With a fluent seven-speed double-clutch automatic gearbox – more than reminiscent of a Volkswagen setup – the engine remains quiet and smooth, intelligently moving through the gears to keep the Tucson in its healthy torque band.

Where Hyundai have Volkswagen bested is in the behaviour of the double-clutch auto: the Tucson rarely slurred or rolled around town, unlike older VW DSG transmissions.

The turbo petrol is pretty economical, too, claiming 7.7L/100km and returning just under 9L/100km. However, the most frugal is the two-litre diesel, promising under 7L/100km.

2016 Hyundai Tucson Review - Chasing Cars

Plenty of top-spec Highlander models are being fitted with the diesel, and with a hearty 400Nm of torque, it’s not hard to understand why.

Unlike the base petrols, the turbo motors are fitted with all-wheel-drive. The Tucson won’t get you far off-road but the occasional trail or light snow will be dispatched easily.

But the real story here is the Tucson’s Australian handling and suspension tuning. The local Hyundai division won freedom from Seoul to tune the range for our unique conditions some years ago, and the results are quite spectacular.

The Tucson has the best ride quality in its class, soaking up poor roads, speed bumps, potholes and corrugations with the fluency of a car twice its price.

The cabin is a little noisier than we’d like, but it is a dull wind noise rather than a loud tyre roar that is allowed in.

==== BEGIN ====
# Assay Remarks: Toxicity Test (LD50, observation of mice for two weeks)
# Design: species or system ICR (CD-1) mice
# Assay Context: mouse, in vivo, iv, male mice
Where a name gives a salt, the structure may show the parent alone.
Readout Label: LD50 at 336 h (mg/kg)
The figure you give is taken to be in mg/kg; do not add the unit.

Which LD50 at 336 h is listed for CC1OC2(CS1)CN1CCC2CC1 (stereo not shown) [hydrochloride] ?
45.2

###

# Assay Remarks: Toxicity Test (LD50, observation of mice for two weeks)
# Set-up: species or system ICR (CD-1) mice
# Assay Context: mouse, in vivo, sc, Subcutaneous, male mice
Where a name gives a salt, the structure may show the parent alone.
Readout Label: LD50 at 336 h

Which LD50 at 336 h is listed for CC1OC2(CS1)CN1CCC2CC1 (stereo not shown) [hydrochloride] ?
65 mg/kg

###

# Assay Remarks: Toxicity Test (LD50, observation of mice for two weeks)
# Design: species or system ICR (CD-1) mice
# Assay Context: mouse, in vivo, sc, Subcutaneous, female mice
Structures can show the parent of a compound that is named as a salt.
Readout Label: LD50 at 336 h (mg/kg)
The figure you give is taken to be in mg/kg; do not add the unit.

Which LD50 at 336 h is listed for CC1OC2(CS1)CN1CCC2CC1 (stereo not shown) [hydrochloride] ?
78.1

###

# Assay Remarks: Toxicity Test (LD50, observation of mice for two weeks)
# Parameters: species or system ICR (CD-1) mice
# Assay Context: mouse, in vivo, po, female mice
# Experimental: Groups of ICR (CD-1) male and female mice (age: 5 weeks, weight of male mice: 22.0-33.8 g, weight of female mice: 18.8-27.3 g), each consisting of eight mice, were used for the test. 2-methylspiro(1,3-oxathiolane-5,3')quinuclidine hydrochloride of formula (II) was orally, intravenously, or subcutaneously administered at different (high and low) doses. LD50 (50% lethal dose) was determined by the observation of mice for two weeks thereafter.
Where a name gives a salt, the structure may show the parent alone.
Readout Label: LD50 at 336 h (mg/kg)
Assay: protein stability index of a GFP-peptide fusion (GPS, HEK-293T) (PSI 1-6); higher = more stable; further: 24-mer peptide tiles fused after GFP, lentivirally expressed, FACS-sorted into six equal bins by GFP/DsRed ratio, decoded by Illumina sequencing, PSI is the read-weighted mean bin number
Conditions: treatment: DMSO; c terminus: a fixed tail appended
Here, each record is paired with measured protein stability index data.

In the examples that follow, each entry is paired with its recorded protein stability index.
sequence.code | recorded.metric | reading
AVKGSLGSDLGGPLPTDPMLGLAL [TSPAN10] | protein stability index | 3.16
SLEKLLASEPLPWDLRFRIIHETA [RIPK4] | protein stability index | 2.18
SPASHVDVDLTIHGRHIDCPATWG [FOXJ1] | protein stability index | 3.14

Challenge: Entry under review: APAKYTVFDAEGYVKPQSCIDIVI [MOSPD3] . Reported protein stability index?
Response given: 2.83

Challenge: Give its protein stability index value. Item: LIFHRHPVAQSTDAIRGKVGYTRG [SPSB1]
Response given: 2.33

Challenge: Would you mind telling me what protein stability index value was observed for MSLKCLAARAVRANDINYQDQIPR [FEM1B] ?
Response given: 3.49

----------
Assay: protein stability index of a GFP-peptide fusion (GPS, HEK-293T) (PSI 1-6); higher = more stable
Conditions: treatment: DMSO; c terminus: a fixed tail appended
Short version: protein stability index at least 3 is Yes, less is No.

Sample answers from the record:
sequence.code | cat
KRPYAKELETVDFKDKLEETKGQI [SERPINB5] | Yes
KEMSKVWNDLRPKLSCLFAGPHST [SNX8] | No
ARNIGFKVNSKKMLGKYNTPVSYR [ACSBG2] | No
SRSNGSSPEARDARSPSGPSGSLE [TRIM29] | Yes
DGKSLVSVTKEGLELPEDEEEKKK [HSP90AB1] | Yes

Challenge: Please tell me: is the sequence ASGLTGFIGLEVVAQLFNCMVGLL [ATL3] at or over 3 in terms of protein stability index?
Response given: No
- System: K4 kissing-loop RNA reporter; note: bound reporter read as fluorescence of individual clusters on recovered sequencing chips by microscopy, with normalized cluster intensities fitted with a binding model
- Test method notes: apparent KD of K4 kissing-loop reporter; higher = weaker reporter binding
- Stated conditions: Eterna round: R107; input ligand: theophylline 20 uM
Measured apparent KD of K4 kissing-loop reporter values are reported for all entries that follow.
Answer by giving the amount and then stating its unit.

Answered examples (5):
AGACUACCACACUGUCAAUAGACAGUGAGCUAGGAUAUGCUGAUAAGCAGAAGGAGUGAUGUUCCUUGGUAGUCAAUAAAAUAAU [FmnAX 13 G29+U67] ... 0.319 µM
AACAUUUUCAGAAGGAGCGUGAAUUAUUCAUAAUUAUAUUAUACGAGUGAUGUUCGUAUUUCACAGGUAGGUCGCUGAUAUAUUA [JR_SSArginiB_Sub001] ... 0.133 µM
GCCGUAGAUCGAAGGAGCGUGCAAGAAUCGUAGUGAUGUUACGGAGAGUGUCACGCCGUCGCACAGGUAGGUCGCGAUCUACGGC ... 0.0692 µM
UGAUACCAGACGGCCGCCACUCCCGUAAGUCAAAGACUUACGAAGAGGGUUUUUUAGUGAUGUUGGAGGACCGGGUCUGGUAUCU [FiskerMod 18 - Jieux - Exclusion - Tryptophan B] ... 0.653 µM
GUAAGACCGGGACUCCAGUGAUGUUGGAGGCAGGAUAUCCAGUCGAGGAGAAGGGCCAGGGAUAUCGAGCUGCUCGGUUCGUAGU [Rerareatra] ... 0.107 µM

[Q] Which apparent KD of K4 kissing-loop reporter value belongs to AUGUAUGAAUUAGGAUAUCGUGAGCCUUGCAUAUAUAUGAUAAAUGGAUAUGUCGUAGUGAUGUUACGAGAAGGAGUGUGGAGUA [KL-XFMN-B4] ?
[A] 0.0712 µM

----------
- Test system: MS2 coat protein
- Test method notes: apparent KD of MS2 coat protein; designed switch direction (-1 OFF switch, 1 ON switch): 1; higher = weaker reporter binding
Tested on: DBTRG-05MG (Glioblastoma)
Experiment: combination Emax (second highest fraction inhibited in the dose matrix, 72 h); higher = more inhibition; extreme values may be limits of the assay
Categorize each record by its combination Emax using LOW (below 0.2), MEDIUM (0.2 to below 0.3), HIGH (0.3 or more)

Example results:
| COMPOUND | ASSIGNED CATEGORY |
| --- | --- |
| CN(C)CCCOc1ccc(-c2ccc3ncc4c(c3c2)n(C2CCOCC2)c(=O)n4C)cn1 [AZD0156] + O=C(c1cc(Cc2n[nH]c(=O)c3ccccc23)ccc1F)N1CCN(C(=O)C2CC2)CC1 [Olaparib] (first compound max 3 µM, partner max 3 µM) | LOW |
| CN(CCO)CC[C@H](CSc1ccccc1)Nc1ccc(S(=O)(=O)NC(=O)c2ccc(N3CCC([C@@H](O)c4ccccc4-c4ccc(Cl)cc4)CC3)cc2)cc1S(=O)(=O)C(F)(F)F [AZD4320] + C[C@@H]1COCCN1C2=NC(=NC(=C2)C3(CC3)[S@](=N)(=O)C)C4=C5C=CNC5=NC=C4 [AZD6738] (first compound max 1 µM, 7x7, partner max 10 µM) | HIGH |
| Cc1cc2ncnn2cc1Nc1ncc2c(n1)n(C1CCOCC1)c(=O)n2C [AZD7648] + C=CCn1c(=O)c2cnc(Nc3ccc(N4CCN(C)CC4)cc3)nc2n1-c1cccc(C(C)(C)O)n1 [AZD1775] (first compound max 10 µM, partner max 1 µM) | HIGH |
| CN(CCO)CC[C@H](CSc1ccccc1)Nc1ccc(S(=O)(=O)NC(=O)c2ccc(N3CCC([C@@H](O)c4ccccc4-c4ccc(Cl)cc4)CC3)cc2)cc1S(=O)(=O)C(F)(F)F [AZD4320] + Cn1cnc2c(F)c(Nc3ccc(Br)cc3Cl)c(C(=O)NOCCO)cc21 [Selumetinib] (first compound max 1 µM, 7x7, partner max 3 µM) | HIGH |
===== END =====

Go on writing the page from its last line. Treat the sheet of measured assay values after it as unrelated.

Buyers looking for a sporty SUV won’t go past the CX-5 – Mazda still have the upper hand when it comes to steering feel – but the Tucson isn’t embarrassed by a spirited drive on a twisty road.

There’s some body roll, for sure, and the seats could use stronger side bolstering to counter the effect of that – but the Tucson never feels ponderous, communicating what’s going on at the front wheels to the driver.

COMFORT

7.5/10

Older Hyundai interiors were fussy, but the current crop of cabins show that the designers knew when to put their pens down.

The Tucson has a simple and classy interior that emphasises a high driving position and a clean, touchscreen-based dashboard.

Elite and Highlander models receive a big, crisp eight-inch touchscreen that runs Hyundai’s in-house navigation system. The base Active models have a seven-inch version that uses Apple CarPlay for GPS, but you’ll need an iPhone.

CarPlay is brilliant and it’s confusing that more expensive Tucson models currently don’t have it, but we think it’s likely this disparity will be rectified by a later software update.

Even if it’s not, Hyundai’s navigation and audio software is among the easiest to use. But the standard stereo – a premium one isn’t available at all – is average at best, making our music sound a bit dull.